MBIA Insurance Corp. may still have to pay some insurance claims on ABS deals it wrapped for now-bankrupt student loan lender Student Finance Corp. after hundreds of millions of dollars of that company's student loans defaulted as a result of alleged fraud.
In an opinion by the U.S. Court of Appeals for the Third Circuit, a judge found that the insurance company that insured Student Finance Corp.'s student loans, American International Group unit Royal Indemnity, might be freed from its obligation to pay a portion of those losses. If so, the remaining losses would have to be covered by MBIA. However, an attorney for MBIA feels the amount of the company's exposure will be minimal and possibly nil.
The case revolves around contracts written by Royal Indemnity Corp that insured Student Finance Corp.'s student loans in order to make them suitable for securitization. The contracts obligated Royal Indemnity to pay for any losses with respect to student loans insured by the company, and essentially waived the company's right to defend against any claims, even in instances of fraud.
It was later exposed that Student Finance Corp. allegedly gained Royal Indemnity's insurance policy fraudulently on the loans it originated. Royal Indemnity alleges Student Finance C orp. misrepresented the creditworthiness and employment history of its borrowers and conspired with schools to generate as many loans as possible by altering or forging loan documents, according to the opinion. As some loans went into default, Student Finance Corp. allegedly paid some of them down by diverting the proceeds of later loans, masking the default rates of older loans and convincing Royal Indemnity to insure more of them. Royal alleges that some of the proceeds were also diverted to the personal account of Student Finance Corp.'s then-CEO. Student Finance Corp. went bankrupt in 2002.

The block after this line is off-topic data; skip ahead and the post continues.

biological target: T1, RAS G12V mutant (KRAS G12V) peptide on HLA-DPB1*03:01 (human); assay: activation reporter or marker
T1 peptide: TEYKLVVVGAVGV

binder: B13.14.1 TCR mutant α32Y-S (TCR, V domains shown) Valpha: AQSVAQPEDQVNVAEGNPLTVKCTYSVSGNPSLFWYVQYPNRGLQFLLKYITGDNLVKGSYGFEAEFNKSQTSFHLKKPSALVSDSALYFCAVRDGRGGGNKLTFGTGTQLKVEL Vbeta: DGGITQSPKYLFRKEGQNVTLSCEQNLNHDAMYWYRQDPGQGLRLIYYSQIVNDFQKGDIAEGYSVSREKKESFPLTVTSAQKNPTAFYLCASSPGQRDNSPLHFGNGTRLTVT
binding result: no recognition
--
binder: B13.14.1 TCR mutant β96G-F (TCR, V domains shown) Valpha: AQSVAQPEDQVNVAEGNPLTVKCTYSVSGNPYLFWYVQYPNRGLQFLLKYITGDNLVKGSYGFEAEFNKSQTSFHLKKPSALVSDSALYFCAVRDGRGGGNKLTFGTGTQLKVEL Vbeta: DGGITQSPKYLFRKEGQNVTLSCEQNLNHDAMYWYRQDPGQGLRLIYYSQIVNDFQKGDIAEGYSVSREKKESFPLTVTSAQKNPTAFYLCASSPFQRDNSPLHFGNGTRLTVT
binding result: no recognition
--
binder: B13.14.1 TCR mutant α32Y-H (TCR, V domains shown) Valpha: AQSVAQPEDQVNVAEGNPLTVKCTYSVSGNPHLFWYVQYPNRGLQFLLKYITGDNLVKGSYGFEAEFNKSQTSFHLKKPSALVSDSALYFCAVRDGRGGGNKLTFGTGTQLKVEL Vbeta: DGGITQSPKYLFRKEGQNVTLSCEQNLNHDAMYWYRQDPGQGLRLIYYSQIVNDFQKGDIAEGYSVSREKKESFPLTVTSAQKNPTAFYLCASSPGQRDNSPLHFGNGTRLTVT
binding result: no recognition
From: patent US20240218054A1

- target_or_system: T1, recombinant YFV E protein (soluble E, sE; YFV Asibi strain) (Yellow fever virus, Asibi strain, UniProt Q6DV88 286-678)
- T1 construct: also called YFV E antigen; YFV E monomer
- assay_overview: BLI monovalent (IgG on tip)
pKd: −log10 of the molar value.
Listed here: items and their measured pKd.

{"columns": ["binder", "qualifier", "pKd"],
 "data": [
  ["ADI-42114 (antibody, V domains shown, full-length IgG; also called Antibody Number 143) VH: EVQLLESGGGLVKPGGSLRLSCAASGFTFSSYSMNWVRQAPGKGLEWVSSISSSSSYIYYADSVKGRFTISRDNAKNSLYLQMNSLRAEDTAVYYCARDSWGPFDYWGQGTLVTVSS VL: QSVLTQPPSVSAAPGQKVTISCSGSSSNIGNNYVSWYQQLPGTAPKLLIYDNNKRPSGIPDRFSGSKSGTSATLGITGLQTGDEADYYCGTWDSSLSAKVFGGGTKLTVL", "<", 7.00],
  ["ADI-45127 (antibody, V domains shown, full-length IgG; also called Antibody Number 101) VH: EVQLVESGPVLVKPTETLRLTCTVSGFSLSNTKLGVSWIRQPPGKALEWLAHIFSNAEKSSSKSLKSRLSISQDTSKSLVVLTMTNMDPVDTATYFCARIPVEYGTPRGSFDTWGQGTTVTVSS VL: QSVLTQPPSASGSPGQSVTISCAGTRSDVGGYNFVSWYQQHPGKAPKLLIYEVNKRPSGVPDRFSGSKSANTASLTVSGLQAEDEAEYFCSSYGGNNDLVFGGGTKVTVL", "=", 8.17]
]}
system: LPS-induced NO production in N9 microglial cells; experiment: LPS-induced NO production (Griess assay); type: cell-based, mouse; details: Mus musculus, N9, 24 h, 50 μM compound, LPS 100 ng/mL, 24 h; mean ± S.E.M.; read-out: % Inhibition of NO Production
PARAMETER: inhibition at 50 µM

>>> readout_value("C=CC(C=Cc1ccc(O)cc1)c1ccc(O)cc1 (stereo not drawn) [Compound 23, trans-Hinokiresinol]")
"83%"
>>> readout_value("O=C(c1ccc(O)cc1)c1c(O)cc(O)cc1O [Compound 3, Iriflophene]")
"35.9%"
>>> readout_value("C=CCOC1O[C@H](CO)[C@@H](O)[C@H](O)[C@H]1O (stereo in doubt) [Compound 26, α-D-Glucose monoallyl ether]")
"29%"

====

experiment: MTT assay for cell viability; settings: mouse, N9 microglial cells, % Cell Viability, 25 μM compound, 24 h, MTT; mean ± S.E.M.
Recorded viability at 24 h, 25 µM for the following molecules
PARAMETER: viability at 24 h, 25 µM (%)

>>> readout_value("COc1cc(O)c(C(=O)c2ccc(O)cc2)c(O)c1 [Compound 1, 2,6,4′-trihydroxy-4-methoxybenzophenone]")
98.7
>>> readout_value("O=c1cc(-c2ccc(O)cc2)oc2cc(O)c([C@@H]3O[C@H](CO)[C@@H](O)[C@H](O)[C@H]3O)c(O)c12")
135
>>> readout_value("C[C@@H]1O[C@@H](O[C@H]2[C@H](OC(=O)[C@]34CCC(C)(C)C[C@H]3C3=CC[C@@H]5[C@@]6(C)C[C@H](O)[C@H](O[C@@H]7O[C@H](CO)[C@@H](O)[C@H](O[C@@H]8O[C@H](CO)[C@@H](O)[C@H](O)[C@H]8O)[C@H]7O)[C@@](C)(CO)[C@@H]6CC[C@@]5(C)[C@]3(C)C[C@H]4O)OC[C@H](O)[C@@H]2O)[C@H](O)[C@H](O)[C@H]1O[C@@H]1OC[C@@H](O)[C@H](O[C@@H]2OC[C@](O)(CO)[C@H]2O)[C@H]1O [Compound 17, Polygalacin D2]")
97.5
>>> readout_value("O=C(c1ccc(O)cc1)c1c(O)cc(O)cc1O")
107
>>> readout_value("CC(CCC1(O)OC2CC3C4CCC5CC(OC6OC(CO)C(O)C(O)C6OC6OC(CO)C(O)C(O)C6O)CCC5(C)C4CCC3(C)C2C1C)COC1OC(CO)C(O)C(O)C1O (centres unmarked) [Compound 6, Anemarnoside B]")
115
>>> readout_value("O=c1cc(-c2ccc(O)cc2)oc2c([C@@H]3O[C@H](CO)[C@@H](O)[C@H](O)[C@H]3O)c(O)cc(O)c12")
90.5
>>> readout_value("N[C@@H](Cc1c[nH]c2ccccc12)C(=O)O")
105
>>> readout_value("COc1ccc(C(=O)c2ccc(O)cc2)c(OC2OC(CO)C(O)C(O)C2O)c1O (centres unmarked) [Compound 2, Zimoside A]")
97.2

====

In 2004, the U.S. District Court for the District of Delaware found that Royal Indemnity's contracts were valid and that the company was obligated to pay over $282 million in losses incurred on the defaulted loans. The court found that Royal Indemnity's contracts "unambiguously waived fraud in the inducement as a defense to payment," according to the opinion. Royal Indemnity appealed that decision to the Third Circuit Court of Appeals, and, as a result of that court's decision, may be off the hook for certain portions of the $282 million.
The opinion states that Royal Indemnity should have to pay for losses incurred as a result of Student Finance Corp. using money from new loans to pay down defaulted loans. However, the opinion says Royal Indemnity should not have to pay for losses incurred when student loan borrowers actually paid Student Finance Corp., but the former CEO then allegedly diverted the funds. Stephen Obus, with MBIA counsel Proskauer Rose in New York, believes any amount found diverted by Student Finance Corp. will be small, and said there may not be any of those funds at all. "We haven't seen any evidence of that," said Obus.
Royal Indemnity is now filing a petition for a re-hearing of its appeal before the Circuit Court. It is unusual for the Circuit Court to change its mind on such a decision, and that if the petition is rejected, a trial court will determine the next step in the case. That could include discovery of information relating to Student Finance Corp.'s alleged diversion of funds.
Lawyers for Royal Indemnity did not return calls by press time.
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